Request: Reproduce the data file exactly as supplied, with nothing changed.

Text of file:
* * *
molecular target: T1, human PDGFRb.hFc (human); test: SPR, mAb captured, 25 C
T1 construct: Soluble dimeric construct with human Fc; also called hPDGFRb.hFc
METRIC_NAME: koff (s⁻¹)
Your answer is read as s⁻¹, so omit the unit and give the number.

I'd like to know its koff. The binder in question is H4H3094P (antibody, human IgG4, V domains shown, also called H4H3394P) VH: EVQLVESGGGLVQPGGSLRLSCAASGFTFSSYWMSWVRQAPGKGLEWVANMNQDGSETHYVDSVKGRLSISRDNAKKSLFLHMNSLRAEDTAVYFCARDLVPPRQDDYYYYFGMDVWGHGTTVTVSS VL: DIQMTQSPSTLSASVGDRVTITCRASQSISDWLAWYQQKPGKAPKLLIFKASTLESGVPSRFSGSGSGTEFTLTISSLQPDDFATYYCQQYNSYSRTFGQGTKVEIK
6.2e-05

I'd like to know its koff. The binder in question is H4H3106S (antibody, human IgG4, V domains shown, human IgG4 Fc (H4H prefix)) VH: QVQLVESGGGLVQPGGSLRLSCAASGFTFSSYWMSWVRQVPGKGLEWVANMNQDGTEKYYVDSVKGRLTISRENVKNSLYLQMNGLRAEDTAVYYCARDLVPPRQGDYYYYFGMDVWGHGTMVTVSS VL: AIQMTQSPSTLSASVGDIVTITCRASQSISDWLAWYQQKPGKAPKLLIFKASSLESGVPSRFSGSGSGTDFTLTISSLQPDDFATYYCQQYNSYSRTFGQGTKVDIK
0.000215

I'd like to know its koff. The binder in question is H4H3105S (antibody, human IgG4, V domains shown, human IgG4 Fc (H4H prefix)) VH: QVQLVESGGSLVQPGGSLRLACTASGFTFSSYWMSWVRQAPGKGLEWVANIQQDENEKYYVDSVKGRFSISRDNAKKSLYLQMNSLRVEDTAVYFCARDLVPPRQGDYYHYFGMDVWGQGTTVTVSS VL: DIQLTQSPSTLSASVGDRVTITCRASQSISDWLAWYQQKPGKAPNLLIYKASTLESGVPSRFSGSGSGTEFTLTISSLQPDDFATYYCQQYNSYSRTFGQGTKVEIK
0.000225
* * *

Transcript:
molecular target: T1, human PDGFRb.hFc (human); test: SPR, mAb captured, 25 C
T1 construct: Soluble dimeric construct with human Fc; also called hPDGFRb.hFc
METRIC_NAME: koff (s⁻¹)
Your answer is read as s⁻¹, so omit the unit and give the number.

I'd like to know its koff. The binder in question is H4H3094P (antibody, human IgG4, V domains shown, also called H4H3394P) VH: EVQLVESGGGLVQPGGSLRLSCAASGFTFSSYWMSWVRQAPGKGLEWVANMNQDGSETHYVDSVKGRLSISRDNAKKSLFLHMNSLRAEDTAVYFCARDLVPPRQDDYYYYFGMDVWGHGTTVTVSS VL: DIQMTQSPSTLSASVGDRVTITCRASQSISDWLAWYQQKPGKAPKLLIFKASTLESGVPSRFSGSGSGTEFTLTISSLQPDDFATYYCQQYNSYSRTFGQGTKVEIK
6.2e-05

I'd like to know its koff. The binder in question is H4H3106S (antibody, human IgG4, V domains shown, human IgG4 Fc (H4H prefix)) VH: QVQLVESGGGLVQPGGSLRLSCAASGFTFSSYWMSWVRQVPGKGLEWVANMNQDGTEKYYVDSVKGRLTISRENVKNSLYLQMNGLRAEDTAVYYCARDLVPPRQGDYYYYFGMDVWGHGTMVTVSS VL: AIQMTQSPSTLSASVGDIVTITCRASQSISDWLAWYQQKPGKAPKLLIFKASSLESGVPSRFSGSGSGTDFTLTISSLQPDDFATYYCQQYNSYSRTFGQGTKVDIK
0.000215

I'd like to know its koff. The binder in question is H4H3105S (antibody, human IgG4, V domains shown, human IgG4 Fc (H4H prefix)) VH: QVQLVESGGSLVQPGGSLRLACTASGFTFSSYWMSWVRQAPGKGLEWVANIQQDENEKYYVDSVKGRFSISRDNAKKSLYLQMNSLRVEDTAVYFCARDLVPPRQGDYYHYFGMDVWGQGTTVTVSS VL: DIQLTQSPSTLSASVGDRVTITCRASQSISDWLAWYQQKPGKAPNLLIYKASTLESGVPSRFSGSGSGTEFTLTISSLQPDDFATYYCQQYNSYSRTFGQGTKVEIK
0.000225